Photo: Top Viewed Article of the year on Water Vortex Hydro-Electric Power Plant Designs
This is going to be a fun post to write, as I get to review the statistics for 2015 and pick out the ten most viewed posts on my blog for the year. I am looking forward to performing this review, as I get to find out what works and what does not. The idea being to give me a chance to refine my techniques and improve my blog posts.
I am listing them in reverse order as we want to heighten the suspense, leading up to the most viewed article. Each post will also have the posting date and number of views for comparison. I know this technique is not perfect as some posts will have a longer opportunity to be seen than those written later in the year. Such discrepancies will be left to discussed in a future article.
This post discusses Earth’s wandering magnetic poles, the fluctuating field strengths and links to solar weather and climate change. Some rather eccentric, yet plausible explanations based on historical data that pole shifts are possible and have happened, at unpredictable, largely spaced intervals of hundreds of thousands to millions of years, the average being 450,000 years.
Posted on March 3, 2015 and received 44 views.
Headline tells it all. Large bank caught helping clients evade taxes and launder illegally obtained money through bank accounts.
Posted on February 9, 2015 and received 48 views.
Coal is unclean to burn and becoming costly to do operate due to emissions, resulting in coal fired plant closures, 9 by one Michigan utility.
Posted on February 10, 2015 and received 50 views.
This article simply reprises, in part, the LCCA (Life-Cycle Cost Analyisis) procedure used for buildings as originally posted by WBDG.
Posted on February 15, 2015 and received 57 views.
The article discusses the role of large scale energy efficiency programs as an investment and means to achieve certain goals when viewed as the “cheapest” fuel. The graphic depicts a hierarchy of waste minimization correlating to cost and energy usage and effects with the environmental resources.
Posted on January 8, 2015 and received 59 views.
According to the latest “Energy Infrastructure Update” report from the Federal Energy Regulatory Commission’s (FERC) Office of Energy Projects, renewable energy sources (i.e., biomass, geothermal, hydroelectric, solar, wind) provided nearly half (49.81 percent – 7,663 MW) of new electrical generation brought into service during 2014 while natural gas accounted for 48.65 percent (7,485 MW).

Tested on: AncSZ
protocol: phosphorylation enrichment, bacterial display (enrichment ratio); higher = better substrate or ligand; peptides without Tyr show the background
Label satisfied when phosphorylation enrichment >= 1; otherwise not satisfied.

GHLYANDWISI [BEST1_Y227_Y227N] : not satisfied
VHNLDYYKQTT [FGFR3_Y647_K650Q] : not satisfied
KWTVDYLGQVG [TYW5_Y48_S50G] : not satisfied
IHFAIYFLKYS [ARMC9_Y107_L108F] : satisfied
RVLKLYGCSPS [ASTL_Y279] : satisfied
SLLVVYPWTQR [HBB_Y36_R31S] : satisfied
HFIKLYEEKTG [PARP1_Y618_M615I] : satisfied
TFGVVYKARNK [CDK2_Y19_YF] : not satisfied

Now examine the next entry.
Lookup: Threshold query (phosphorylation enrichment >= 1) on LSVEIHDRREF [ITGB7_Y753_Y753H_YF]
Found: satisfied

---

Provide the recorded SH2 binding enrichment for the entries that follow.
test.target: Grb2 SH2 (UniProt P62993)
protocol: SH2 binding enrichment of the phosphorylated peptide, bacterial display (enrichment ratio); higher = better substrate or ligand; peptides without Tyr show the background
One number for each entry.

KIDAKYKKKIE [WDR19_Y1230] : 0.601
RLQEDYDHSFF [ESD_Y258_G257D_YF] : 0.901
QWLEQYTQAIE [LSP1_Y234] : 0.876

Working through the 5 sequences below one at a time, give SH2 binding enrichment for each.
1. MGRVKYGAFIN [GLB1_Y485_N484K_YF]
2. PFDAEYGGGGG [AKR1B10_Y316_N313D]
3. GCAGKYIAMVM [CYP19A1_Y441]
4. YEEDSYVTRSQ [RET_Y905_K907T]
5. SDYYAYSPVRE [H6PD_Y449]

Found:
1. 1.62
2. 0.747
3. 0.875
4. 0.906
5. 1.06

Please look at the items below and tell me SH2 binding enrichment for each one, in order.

Posted on February 4, 2015 and received 62 views.
Tens of thousands of Fukushima residents remain in temporary housing more than four years after the horrific disaster of March 2011. Some areas on the outskirts of Fukushima have officially reopened to former residents, but many of those former residents are reluctant to return home because of widespread distrust of government claims that it is okay and safe.
Posted on July 22, 2015 and received 65 views.
The company plans to employ 150 full-time Apple staff at the Mesa, Arizona, facility… In addition to the investment for the data center, Apple plans to build a solar farm capable of producing 70-megawatts of energy to power the facility. […] Apple said it expects to start construction in 2016 after GT Advanced Technologies Inc., the company’s sapphire manufacturing partner, clears out of the 1.3 million square foot site.
Posted on February 11, 2015 and received 73 views.
With regard to [battery] energy storage systems, many people erroneously think that the only cost they should consider is the initial – that is, the cost of generating electricity per kilowatt-hour. However, they are not aware of another very important factor. This is the so-called LCOE, levelized cost of energy (also known as cost of electricity by source), which helps calculate the price of the electricity generated by a specific source.
Posted on January 27, 2015 and received 109 views.
Austrian engineer Franz Zotlöterer has constructed a low-head power plant that makes use of the kinetic energy inherent in an artificially induced vortex. The water’s vortex energy is collected by a slow moving, large-surface water wheel, making the power station transparent to fish – there are no large pressure differences built up, as happens in normal turbines.
Posted on June 11, 2015 and received 109 views.